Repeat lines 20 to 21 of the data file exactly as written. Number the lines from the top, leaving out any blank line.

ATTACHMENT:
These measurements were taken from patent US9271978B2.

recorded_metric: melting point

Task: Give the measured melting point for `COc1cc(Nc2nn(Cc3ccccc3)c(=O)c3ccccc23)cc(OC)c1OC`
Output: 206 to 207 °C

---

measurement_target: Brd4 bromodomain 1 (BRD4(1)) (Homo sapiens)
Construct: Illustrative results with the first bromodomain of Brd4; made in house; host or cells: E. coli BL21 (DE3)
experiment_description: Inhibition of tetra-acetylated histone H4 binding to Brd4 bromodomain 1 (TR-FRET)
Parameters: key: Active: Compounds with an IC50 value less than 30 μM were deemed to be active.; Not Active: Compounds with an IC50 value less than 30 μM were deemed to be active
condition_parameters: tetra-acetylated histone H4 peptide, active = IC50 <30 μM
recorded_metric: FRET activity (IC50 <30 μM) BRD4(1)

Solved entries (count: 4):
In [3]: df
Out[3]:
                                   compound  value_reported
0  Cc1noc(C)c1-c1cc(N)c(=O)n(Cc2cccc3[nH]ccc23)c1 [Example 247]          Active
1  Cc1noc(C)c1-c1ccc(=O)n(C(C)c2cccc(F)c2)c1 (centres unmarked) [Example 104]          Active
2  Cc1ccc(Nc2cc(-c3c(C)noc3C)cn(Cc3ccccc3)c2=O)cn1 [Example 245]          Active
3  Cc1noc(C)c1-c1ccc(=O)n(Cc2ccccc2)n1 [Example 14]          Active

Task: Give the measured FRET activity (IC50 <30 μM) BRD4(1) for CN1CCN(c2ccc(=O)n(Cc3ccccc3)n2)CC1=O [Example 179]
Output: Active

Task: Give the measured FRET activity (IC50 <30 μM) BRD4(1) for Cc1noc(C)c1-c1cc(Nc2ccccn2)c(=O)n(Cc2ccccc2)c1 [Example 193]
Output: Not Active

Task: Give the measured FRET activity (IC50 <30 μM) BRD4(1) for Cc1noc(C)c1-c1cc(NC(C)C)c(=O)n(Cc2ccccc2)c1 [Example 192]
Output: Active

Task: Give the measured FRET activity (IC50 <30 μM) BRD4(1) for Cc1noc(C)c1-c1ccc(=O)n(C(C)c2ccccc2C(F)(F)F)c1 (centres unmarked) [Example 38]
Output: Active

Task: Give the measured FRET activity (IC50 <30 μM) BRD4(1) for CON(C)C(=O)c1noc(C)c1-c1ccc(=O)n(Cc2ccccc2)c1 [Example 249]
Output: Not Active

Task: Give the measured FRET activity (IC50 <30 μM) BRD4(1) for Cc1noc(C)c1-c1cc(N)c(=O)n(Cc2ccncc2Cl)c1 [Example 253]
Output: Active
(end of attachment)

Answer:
Task: Give the measured FRET activity (IC50 <30 μM) BRD4(1) for CN1CCN(c2ccc(=O)n(Cc3ccccc3)n2)CC1=O [Example 179]
Output: Active